Road traffic accidents are one of the two leading specific causes of disease and injury burden in people aged 15-24 years. There are a number of factors that have been found to be associated with motor vehicle accidents and fatalities some of which (e.g., speeding and drink-driving) have been heavily targeted by social marketing campaigns and legislative actions. Drug driving has been found to be associated with motor vehicle accidents, particularly among younger drivers, but the potential for social marketing in this area has received little attention. This paper reports on a qualitative study designed to examine young drivers ...


Communication About Organ Donation Intentions: Formative Research For A Social Marketing Program Targeting Families, Sandra C. Jones, Samantha L. Reis, Kelly L. Andrews Jan 2008

Communication About Organ Donation Intentions: Formative Research For A Social Marketing Program Targeting Families, Sandra C. Jones, Samantha L. Reis, Kelly L. Andrews

Faculty of Health and Behavioural Sciences - Papers (Archive)

With the introduction of the Australian Organ Donation Register (AODR), responsibility regarding organ donation decisions primarily rests with the individual. However, family members can be instrumental in facilitating or hindering the rate of organ donation by objecting to or confirming the individuals wishes. Attitudes and beliefs of family members have been shown to be a strong influence on peoples intentions to donate. Numerous studies have also demonstrated that family communication about organ donation can improve the rate of organ donation. We surveyed 23 matched pairs of undergraduate university students and their parents and found that attitudes to organ donation were ...


Social Ideological Influences On Reported Food Consumption And Bmi, Wei C. Wang, Anthony Worsley, Everada G. Cunningham Jan 2008

Social Ideological Influences On Reported Food Consumption And Bmi, Wei C. Wang, Anthony Worsley, Everada G. Cunningham

Faculty of Health and Behavioural Sciences - Papers (Archive)

Background

The purpose of this study was to investigate relationships between ideological beliefs, perceptions of the importance of health behaviours, health attitudes, food consumption, and Body Mass Index (BMI). A behavioural model was hypothesized based on the Theory of Reasoned Action (Fishbein & Ajzen, 1975).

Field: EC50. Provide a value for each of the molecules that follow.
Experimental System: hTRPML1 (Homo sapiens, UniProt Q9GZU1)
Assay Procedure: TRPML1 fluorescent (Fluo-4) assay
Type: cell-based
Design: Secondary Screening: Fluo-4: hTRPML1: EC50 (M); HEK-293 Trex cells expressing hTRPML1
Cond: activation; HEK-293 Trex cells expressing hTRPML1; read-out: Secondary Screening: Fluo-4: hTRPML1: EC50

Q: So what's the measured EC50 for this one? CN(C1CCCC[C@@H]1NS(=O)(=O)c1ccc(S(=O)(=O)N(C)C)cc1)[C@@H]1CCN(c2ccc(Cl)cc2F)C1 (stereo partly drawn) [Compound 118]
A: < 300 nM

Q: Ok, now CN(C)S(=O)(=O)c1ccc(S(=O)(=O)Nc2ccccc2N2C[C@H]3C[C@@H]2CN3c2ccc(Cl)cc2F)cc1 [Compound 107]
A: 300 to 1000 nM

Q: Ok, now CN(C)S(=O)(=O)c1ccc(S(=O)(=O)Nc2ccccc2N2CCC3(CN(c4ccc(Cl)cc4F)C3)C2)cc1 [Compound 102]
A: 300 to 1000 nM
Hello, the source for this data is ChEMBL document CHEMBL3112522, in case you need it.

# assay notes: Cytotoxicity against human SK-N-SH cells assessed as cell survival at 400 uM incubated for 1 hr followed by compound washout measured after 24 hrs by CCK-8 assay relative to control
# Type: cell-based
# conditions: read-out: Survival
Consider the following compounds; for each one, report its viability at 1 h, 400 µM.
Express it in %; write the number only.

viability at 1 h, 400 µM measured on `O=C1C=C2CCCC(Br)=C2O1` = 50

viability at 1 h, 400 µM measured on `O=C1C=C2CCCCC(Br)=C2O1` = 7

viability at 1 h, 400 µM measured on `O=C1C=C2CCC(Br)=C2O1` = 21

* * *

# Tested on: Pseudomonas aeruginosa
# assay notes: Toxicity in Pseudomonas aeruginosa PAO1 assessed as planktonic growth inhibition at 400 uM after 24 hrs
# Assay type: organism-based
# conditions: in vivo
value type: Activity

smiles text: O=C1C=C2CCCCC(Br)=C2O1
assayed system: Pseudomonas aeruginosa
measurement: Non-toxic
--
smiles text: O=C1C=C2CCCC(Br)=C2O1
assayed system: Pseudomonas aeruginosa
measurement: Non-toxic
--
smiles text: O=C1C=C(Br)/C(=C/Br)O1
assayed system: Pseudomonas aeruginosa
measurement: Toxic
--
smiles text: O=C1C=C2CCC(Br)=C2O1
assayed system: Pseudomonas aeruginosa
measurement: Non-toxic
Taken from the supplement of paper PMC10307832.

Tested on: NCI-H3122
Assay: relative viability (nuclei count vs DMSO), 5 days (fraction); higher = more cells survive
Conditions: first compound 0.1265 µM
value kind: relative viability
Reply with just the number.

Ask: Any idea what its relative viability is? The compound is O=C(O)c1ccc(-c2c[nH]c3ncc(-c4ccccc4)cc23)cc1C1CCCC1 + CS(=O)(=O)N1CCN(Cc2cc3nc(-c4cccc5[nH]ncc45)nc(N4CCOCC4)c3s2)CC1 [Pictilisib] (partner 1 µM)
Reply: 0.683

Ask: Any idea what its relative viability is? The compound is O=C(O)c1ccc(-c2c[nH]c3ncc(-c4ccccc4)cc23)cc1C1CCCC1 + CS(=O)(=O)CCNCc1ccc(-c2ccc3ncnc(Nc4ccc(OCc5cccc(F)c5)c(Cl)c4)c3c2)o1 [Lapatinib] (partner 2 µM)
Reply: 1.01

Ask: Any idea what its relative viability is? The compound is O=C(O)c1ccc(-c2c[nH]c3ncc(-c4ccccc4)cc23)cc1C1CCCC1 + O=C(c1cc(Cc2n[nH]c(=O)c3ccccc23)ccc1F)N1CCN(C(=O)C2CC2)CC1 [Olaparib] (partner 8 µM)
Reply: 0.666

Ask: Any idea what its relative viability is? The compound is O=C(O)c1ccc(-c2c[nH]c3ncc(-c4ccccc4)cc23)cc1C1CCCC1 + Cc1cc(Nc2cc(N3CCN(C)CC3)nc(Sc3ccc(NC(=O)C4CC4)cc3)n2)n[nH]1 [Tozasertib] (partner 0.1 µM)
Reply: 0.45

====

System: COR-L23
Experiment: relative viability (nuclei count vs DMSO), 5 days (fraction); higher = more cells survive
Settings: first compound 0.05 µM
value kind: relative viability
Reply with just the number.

Methods

A survey was conducted among shoppers aged between 40 and 70 years at Eastland Shopping Centre, Melbourne, Australia. The hypothesized model was tested with this empirical data (n = 410) for younger (n = 151) and older (n = 259) age groups using structural equation modelling.

Results

The findings generally support the study hypotheses. For both groups, egalitarianism ...


Corporate Social Responsibility, Condition Branding And Ethics In Marketing, Danika Hall, Sandra C. Jones Jan 2008

Corporate Social Responsibility, Condition Branding And Ethics In Marketing, Danika Hall, Sandra C. Jones

Faculty of Health and Behavioural Sciences - Papers (Archive)

Over the past two decades there has been increased interest in corporate responsibility (CSR) and its relation to marketing practice and theory )Maignan and Ferrell, 2004: Polonsky and Jevons, 2006). This paper explores another marketing phenomena emerging from the pharmaceutical industry: condition branding (Angelmar, Angelmar and Kane, 2007: Parry, 2003). Condition branding has been positioned as a form of CSR for the industry, in that it provides education to the general public regarding diseases or conditions. However, the ethical nature of condition branding has been questioned as it is also seen as a deliberate method of increasing markets for pharmaceutical ...


Book Review: The Nation's Diet: The Social Science Of Food Choice, Linda C. Tapsell Jan 2000

Book Review: The Nation's Diet: The Social Science Of Food Choice, Linda C. Tapsell

Faculty of Health and Behavioural Sciences - Papers (Archive)

No abstract provided.


The Archaeology Of Social Complexity In South-East Queensland, Michael Morwood Jan 1987

The Archaeology Of Social Complexity In South-East Queensland, Michael Morwood

Faculty of Science, Medicine and Health - Papers: part A

The widespread alliance systems of Australian Aboriginal society had an economic and survival value in harsh environments, but in resource-rich areas such as South-east Queensland it is more a question of strategies for increasing regional carrying capacity. Recent archaeological results in the area, with evidence of increases in site numbers and artefact deposition rates and diversification of subsistence resources to include small-bodied species, show the development of new patterns of technology, economy and demography following major environmental changes in the post-Pleistocene period. Widespread changes in Australian prehistory around 4000 years ago may have been triggered in certain key areas such ...